انتقال قیمت ها و نوسانات قیمت در بازارهای لحظه ای برق استرالیا : تجزیه و تحلیل چند متغیره GARCH
|کد مقاله||سال انتشار||تعداد صفحات مقاله انگلیسی||ترجمه فارسی|
|7921||2005||14 صفحه PDF||سفارش دهید|
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Publisher : Elsevier - Science Direct (الزویر - ساینس دایرکت)
Journal : Energy Economics, Volume 27, Issue 2, March 2005, Pages 337–350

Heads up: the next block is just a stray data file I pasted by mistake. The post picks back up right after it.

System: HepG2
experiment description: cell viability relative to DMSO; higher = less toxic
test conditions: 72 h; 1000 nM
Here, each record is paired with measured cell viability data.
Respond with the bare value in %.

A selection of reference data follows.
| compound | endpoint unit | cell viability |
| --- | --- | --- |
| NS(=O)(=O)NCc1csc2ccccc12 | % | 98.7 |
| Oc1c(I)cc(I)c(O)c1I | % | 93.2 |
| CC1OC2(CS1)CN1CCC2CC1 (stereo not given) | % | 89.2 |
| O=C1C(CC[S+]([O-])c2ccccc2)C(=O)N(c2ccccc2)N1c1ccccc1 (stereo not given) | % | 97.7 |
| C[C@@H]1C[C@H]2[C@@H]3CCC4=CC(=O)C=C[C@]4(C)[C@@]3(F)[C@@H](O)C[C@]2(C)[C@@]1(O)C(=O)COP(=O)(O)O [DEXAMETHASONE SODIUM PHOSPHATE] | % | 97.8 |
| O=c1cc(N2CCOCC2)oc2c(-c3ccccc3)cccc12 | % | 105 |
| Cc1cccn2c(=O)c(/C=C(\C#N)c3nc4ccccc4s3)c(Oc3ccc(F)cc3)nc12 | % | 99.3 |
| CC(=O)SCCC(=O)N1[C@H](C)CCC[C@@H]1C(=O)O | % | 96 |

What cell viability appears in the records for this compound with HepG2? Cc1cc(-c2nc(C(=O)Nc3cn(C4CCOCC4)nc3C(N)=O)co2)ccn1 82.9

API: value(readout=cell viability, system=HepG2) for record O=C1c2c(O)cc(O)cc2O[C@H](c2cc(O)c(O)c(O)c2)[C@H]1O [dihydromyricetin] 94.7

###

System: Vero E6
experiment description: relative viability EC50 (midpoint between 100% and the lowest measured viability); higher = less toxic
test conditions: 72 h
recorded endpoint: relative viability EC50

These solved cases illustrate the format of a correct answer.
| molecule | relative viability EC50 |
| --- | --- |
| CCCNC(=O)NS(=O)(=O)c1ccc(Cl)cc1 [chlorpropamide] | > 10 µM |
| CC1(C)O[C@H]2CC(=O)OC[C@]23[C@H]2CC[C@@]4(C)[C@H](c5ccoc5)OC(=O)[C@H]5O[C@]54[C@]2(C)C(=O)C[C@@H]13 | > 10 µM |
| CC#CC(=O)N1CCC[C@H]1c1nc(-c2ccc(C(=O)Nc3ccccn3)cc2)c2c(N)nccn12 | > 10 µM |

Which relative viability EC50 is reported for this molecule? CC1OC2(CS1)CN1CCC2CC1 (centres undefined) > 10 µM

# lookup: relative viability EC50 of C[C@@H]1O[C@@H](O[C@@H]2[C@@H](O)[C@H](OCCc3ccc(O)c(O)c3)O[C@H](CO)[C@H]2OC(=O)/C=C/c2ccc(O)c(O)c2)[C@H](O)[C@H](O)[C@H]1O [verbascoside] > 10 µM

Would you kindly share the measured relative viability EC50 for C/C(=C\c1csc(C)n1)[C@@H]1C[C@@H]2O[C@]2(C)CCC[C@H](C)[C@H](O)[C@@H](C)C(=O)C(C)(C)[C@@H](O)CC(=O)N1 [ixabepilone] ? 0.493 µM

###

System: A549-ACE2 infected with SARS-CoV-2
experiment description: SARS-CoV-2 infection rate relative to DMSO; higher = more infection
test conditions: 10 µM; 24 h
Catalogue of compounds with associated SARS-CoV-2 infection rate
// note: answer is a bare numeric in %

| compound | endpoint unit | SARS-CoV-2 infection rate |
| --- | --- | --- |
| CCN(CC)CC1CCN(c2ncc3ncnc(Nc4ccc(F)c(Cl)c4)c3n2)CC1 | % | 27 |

This paper examines the transmission of spot electricity prices and price volatility among the five regional electricity markets in the Australian National Electricity Market: namely, New South Wales, Queensland, South Australia, the Snowy Mountains Hydroelectric Scheme and Victoria. A multivariate generalised autoregressive conditional heteroskedasticity model is used to identify the source and magnitude of price and price volatility spillovers. The results indicate the presence of positive own mean spillovers in only a small number of markets and no mean spillovers between any of the markets. This appears to be directly related to the physical transfer limitations of the present system of regional interconnection. Nevertheless, the large number of significant own-volatility and cross-volatility spillovers in all five markets indicates the presence of strong autoregressive conditional heteroskedasticity and generalised autoregressive conditional heteroskedasticity effects. This indicates that shocks in some markets will affect price volatility in others. Finally, and contrary to evidence from studies in North American electricity markets, the results also indicate that Australian electricity spot prices are stationary.